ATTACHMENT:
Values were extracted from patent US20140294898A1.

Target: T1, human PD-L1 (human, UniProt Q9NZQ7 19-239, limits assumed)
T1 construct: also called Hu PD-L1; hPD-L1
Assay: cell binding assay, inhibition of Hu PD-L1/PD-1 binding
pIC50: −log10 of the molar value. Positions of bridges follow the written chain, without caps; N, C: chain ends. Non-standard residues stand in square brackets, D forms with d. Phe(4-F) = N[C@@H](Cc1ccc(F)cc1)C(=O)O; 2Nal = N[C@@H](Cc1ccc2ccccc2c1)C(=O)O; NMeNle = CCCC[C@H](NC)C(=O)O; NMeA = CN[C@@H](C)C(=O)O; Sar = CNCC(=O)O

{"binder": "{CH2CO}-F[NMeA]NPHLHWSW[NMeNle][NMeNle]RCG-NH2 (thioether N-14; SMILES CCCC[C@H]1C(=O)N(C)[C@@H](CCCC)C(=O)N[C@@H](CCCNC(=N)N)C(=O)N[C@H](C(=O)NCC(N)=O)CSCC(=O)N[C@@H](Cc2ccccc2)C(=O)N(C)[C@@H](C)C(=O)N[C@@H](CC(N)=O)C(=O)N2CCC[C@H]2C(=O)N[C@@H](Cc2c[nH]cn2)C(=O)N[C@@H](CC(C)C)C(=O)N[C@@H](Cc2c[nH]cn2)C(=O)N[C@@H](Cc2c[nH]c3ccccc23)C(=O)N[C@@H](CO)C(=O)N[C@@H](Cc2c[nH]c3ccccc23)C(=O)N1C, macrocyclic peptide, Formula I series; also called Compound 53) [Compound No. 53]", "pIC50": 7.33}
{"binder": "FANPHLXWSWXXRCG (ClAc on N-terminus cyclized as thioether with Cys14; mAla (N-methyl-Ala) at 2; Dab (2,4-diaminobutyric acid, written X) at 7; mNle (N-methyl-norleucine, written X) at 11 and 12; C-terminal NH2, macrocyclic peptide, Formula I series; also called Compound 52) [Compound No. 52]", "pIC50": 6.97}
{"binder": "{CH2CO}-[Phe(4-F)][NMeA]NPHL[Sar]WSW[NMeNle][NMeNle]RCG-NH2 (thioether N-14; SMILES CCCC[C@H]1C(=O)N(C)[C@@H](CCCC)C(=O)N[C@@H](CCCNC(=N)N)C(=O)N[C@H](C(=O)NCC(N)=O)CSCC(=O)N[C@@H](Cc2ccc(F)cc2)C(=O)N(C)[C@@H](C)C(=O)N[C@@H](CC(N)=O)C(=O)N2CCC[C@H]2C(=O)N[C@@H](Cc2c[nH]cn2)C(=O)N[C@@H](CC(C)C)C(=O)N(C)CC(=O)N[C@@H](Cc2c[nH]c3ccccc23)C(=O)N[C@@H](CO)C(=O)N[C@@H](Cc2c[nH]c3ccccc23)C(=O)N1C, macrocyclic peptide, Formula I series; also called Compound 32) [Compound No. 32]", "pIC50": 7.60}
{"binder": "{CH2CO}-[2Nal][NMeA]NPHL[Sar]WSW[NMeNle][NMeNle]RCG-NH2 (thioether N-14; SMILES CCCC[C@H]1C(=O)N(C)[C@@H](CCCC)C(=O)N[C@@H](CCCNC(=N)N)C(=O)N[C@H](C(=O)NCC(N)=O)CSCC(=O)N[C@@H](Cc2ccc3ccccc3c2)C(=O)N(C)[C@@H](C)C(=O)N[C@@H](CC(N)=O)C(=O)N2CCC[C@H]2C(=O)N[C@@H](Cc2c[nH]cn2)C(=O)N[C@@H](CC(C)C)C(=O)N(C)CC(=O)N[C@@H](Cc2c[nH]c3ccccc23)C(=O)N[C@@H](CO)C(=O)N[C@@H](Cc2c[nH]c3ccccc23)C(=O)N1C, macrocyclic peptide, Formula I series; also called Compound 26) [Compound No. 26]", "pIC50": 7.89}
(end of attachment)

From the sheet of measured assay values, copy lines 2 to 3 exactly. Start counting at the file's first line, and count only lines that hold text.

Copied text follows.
Target: T1, human PD-L1 (human, UniProt Q9NZQ7 19-239, limits assumed)
T1 construct: also called Hu PD-L1; hPD-L1